In a significant step toward enhancing Nigeria’s health security, the Health Reform Foundation of Nigeria (HERFON) and its consortium partners Vaccine Network for Disease Control (VNDC) and Gem Hub Initiative (GHI), have been awarded a grant by the African Health Budget Network (AHBN).
The grant, entitled “Strengthening Accountability for Health Security Finances and Vaccines Equitable Access in Nigeria,” will span the next 18 months.
The executive secretary of HERFON, Dr. Celestine Okorie addressed journalists in Abuja on Thursday to unveil this development. He emphasised that the grant’s purpose is to advocate for a reinforced ability to prevent, detect and respond to public health events that jeopardise collective well-being. Okorie highlighted their participation in the Africa Regional Advocacy Summit for NGOs and the media organised by AHBN, where discussions centred on domestic resource mobilisation for health security and systems in Africa.
The consortium’s engagement also extended to the Joint External Evaluation – Health Security Action Plan conducted by the Nigeria Centre for Disease Control and Prevention (NCDC). This evaluation involved diverse experts evaluating the nation’s preparedness and response capabilities across 19 technical areas.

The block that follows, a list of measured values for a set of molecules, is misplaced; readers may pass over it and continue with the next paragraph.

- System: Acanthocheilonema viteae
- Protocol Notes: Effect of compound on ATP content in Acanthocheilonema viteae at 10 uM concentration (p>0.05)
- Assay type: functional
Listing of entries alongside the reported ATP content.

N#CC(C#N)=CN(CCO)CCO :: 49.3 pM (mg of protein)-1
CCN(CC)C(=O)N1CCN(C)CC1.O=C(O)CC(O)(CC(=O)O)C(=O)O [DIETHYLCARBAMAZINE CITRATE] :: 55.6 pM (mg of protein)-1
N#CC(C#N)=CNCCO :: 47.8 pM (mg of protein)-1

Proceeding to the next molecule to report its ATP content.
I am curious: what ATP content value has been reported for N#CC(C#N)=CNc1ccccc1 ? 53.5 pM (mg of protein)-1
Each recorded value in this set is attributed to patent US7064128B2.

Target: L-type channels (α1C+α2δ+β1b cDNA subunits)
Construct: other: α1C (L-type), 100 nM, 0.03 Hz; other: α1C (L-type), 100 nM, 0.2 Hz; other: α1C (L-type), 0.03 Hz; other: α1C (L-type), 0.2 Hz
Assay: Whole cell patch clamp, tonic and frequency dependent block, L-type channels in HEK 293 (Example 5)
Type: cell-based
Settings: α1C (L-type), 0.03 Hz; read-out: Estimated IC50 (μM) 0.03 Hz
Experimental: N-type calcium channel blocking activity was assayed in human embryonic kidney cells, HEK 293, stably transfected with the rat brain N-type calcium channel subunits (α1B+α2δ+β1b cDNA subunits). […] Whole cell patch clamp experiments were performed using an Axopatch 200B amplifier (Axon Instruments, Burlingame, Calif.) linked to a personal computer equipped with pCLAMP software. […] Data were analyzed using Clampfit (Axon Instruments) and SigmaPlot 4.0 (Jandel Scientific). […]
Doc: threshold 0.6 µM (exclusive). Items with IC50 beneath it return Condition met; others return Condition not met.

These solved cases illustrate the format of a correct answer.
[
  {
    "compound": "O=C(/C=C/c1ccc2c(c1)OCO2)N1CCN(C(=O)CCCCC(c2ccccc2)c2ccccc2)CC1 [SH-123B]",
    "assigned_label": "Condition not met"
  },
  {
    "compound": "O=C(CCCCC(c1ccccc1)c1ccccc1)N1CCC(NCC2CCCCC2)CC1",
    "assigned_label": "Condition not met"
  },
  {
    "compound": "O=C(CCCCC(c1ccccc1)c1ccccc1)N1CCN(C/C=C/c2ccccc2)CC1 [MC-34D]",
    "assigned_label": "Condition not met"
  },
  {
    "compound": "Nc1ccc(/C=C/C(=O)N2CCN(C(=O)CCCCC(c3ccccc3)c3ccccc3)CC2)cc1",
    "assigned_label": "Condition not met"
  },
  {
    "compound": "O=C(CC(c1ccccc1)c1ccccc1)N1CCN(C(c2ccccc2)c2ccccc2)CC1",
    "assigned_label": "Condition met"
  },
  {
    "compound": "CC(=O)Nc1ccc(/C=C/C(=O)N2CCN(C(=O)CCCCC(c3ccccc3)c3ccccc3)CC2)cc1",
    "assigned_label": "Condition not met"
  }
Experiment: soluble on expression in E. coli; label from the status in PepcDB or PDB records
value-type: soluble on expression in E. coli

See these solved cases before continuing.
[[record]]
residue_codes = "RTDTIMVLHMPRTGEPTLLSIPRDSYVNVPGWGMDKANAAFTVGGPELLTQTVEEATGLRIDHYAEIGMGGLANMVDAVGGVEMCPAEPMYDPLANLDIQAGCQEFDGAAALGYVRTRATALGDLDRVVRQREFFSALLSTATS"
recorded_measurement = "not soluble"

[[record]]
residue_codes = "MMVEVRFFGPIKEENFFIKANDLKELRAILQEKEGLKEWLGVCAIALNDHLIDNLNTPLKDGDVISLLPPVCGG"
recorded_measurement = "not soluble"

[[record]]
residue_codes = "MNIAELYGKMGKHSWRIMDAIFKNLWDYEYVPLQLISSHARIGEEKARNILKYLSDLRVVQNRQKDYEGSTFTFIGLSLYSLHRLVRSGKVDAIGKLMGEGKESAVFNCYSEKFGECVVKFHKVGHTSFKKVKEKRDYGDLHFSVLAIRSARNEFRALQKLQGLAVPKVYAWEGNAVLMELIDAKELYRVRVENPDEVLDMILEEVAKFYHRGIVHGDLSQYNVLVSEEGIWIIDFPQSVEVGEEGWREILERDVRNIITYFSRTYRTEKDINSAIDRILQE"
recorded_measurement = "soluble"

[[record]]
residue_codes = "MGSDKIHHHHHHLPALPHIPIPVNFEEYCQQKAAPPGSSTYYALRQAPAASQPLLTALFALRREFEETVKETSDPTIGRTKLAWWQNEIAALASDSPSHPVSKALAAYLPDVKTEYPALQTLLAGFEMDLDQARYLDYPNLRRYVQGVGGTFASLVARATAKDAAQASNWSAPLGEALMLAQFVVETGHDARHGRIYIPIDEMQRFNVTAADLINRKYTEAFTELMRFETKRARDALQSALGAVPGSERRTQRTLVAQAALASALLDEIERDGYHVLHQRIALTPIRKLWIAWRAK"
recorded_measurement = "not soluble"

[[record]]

The emergence of the COVID-19 pandemic has underscored the necessity of bolstering health security preparedness. Okorie lauded the Federal Government for developing the National Action Plan for Health Security (NAPHS 2018-22) and establishing the Public Health Emergency and Outbreak Response Fund (PHEORF), currently under the purview of NCDC.
The chair of the Health Sector Reform Coalition (HSRC) and founder of VNDC, Mrs. Chika Offor emphasised the urgency of domestic resource mobilisation to fund the national health security agenda. She called for less dependence on multilateral organisations like the WHO and emphasised the need for increased accountability and transparency in the management of funds for public health security.
To enhance accountability, Offor suggested that civil society organisations (CSOs) should have a permanent seat at the table during the formulation and execution of the national health security agenda. She posited that CSOs can play a crucial role in tracking accountability on behalf of civil society.
Executive director of Gem Hub Initiative, Mrs. Oyeyemi Pitan echoed the call for improved coordination in developing and implementing the National Health Security Agenda. She stressed the involvement of critical stakeholders like the office of the National Security Adviser and the National Biosafety Management Agency.
Moreover, Pitan advocated for the adoption of a “One Health” approach, which recognises the interconnectedness of people, animals, and plants in the shared environment. This approach promotes a collaborative, multi-sectoral and transdisciplinary strategy to achieve optimal health security at local, regional, national and global levels.